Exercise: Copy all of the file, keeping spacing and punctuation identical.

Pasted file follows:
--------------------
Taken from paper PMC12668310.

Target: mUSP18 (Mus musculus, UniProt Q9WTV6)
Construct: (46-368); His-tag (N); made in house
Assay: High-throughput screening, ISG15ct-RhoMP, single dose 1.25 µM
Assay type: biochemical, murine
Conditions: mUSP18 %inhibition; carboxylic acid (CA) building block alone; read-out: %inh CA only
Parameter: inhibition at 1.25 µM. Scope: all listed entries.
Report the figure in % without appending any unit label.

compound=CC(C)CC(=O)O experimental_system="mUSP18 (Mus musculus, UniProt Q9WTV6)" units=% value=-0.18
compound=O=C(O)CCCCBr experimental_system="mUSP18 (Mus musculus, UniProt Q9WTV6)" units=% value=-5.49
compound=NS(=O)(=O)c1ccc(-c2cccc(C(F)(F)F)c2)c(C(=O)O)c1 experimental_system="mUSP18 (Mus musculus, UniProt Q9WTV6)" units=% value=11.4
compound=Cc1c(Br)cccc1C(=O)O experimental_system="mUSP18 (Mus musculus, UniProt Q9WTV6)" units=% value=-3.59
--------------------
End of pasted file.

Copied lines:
Taken from paper PMC12668310.

Target: mUSP18 (Mus musculus, UniProt Q9WTV6)
Construct: (46-368); His-tag (N); made in house
Assay: High-throughput screening, ISG15ct-RhoMP, single dose 1.25 µM
Assay type: biochemical, murine
Conditions: mUSP18 %inhibition; carboxylic acid (CA) building block alone; read-out: %inh CA only
Parameter: inhibition at 1.25 µM. Scope: all listed entries.
Report the figure in % without appending any unit label.

compound=CC(C)CC(=O)O experimental_system="mUSP18 (Mus musculus, UniProt Q9WTV6)" units=% value=-0.18
compound=O=C(O)CCCCBr experimental_system="mUSP18 (Mus musculus, UniProt Q9WTV6)" units=% value=-5.49
compound=NS(=O)(=O)c1ccc(-c2cccc(C(F)(F)F)c2)c(C(=O)O)c1 experimental_system="mUSP18 (Mus musculus, UniProt Q9WTV6)" units=% value=11.4
compound=Cc1c(Br)cccc1C(=O)O experimental_system="mUSP18 (Mus musculus, UniProt Q9WTV6)" units=% value=-3.59